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Another Small Island


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This time a trip to Lundy Island in the Bristol Channel - that's the bit that separates South Wales from Devon and Cornwall - http://tinyurl.com/qh5vofs shows where on Google maps.


Lundy has long been on my wish list to visit as it's quite an interesting place with a colourful history of piracy & skullduggery http://en.wikipedia.org/wiki/Lundy If you read the article under the section on getting to the island it has this gem: "A grass runway of 400 by 28 metres (1,312 by 92 ft) is available, allowing access to small STOL aircraft skilfully piloted" - after landing there I can heartily concur - it has to be the worst surface I've ever landed on and a real tribute to the robustness of the CTLS undercarriage!


So a few pictures:


Leaving the South Wales coast - the top of the GPS showing 23.6 nm to Lundy




Approaching the island, you can just make out the strip pointing towards the lighthouse




The airstrip - notice the sheep!!




So a few low passes to clear them away - here I'm coming round again after finding out that at 100 feet the sheep don't bother to look up! so subsequent passes were a LOT lower to shift them




Feeling relieved to be down in one piece !!




Even though it is a VERY small island, there is a pub, The Marisco Tavern, which served a good Lundy Lamb burger (and some good beer though sadly not for the pilots)




What a lovely aircraft the CTLS is, and where better to show her off than parked up on a tiny island in the sunshine?





Airborne again, and time for a circuit around the island, this is the North End lighthouse and landing stage




Passing the 06 centreline




continuing on down to the southern end of the island




Around the southern end




Then goodbye Lundy and set course for the north Devon coast back on the mainland

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Thanks for the comments, I enjoy viewing posts about flying in North America so I hope the occasional post from Europe is interesting.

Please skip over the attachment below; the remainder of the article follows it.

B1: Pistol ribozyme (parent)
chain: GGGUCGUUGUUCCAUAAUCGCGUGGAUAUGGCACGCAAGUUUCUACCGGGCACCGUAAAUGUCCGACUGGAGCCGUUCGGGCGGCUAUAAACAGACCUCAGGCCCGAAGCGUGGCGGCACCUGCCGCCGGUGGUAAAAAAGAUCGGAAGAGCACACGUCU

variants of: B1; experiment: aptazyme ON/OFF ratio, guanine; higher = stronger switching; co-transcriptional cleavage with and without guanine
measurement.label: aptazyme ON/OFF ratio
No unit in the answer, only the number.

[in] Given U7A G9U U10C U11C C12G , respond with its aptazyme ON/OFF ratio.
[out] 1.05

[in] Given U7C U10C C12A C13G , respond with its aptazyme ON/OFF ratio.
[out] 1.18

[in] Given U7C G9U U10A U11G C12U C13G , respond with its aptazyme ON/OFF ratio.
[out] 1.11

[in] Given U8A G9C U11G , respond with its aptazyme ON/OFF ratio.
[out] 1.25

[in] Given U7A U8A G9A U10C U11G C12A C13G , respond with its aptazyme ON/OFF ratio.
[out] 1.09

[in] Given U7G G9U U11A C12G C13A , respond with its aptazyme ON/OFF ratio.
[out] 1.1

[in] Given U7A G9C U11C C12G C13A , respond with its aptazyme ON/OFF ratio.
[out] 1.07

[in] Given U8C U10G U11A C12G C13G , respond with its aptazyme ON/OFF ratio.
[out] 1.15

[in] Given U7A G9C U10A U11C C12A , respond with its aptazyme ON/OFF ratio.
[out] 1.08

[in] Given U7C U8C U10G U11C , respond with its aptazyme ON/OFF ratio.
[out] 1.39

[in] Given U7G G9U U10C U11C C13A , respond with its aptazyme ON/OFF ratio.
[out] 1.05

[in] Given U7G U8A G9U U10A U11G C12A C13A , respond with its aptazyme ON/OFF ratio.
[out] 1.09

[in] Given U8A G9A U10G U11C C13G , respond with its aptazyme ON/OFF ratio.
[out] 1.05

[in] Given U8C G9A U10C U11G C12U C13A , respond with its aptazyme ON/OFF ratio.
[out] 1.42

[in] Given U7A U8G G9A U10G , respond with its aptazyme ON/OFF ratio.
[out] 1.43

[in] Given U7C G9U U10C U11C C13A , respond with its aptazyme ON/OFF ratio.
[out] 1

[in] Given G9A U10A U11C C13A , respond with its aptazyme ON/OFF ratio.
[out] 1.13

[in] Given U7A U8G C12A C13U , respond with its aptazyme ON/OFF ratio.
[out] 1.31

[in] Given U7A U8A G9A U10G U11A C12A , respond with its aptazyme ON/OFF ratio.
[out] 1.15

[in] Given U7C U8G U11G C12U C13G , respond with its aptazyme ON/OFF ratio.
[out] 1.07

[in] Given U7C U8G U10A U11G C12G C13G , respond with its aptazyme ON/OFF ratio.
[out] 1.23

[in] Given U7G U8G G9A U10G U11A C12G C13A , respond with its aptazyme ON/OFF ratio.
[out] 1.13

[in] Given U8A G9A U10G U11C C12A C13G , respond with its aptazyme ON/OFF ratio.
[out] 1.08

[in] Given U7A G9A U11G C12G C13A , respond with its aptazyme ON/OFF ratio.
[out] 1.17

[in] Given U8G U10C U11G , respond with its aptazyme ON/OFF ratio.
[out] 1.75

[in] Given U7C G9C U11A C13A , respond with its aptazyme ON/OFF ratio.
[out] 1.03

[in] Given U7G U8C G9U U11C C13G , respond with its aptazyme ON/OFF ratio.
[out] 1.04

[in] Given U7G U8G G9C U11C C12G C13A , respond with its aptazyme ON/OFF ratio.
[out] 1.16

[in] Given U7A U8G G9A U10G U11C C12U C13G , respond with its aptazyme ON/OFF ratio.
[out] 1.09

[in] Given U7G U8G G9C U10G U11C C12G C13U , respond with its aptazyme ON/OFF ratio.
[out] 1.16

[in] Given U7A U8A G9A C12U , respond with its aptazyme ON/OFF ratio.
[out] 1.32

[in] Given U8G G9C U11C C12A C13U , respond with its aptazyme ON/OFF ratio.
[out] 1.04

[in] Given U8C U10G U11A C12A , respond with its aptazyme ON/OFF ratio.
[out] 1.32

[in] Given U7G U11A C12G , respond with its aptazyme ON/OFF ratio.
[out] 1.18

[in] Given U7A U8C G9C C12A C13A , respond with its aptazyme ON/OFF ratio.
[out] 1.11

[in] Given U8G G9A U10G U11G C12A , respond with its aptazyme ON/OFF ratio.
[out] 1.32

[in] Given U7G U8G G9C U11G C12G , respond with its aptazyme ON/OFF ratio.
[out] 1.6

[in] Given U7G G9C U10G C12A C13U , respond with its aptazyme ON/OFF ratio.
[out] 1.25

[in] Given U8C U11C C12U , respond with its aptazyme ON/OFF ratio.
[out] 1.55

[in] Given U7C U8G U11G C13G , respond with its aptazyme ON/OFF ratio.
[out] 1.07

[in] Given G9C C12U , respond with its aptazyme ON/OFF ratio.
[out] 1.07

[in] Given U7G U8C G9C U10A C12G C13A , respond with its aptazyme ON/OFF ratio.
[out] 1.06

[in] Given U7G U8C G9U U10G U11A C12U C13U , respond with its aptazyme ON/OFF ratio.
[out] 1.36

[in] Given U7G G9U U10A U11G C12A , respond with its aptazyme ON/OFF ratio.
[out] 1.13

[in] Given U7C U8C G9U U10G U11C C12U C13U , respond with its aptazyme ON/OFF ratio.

Duane, I have been to Norway a couple of times, but many years ago when my kids were small, never flown there though.

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I love the old stone buildings.  I grew up in Connecticut, and we had tons of buildings from the 1700s and even a few from the later 1600s.  Now that I'm in Georgia, I miss all the old historical structures (they were almost all destroyed here during the US Civil War 1860-1865).  It's not like England and Europe where there are thousand year old buildings, but I still miss the old stuff where you can really fill history pressing in on you. 

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I guess that's St Augustine in Florida? Dating back to 1565?


I live in Bolton in the North West of the UK - our oldest building is a pub (well it would have to be wouldn't it !!) The Old Man & Scythe which goes back to 1251 - one of the ten oldest pubs in the UK http://en.wikipedia.org/wiki/Ye_Olde_Man_%26_Scythe - and they still serve good beer ;)

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Before I retired I worked in IT and visited the US a lot - primarily Atlanta, Las Vegas & Chicago for the Comdex events - when in Atlanta we always made a point of going to Stone Mountain to see the ante-bellum houses and watch the laser show of the South rising again projected onto the mountain - there's plenty of history in the US for sure.

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